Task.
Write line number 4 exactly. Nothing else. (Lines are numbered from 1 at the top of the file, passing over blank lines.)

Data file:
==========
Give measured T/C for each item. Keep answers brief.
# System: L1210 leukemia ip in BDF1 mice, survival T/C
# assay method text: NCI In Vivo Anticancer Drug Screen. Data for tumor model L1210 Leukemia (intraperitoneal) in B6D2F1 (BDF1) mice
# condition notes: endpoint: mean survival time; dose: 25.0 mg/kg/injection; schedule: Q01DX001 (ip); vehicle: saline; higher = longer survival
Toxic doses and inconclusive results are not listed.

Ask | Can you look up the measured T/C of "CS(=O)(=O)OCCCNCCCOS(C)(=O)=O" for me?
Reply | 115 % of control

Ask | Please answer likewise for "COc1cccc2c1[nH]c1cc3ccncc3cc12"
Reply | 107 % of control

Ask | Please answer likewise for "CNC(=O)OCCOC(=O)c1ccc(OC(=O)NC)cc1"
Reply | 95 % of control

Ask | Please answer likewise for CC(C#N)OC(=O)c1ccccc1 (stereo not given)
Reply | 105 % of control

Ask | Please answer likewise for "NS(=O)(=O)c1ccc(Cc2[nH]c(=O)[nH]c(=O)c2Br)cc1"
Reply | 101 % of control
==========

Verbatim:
# condition notes: endpoint: mean survival time; dose: 25.0 mg/kg/injection; schedule: Q01DX001 (ip); vehicle: saline; higher = longer survival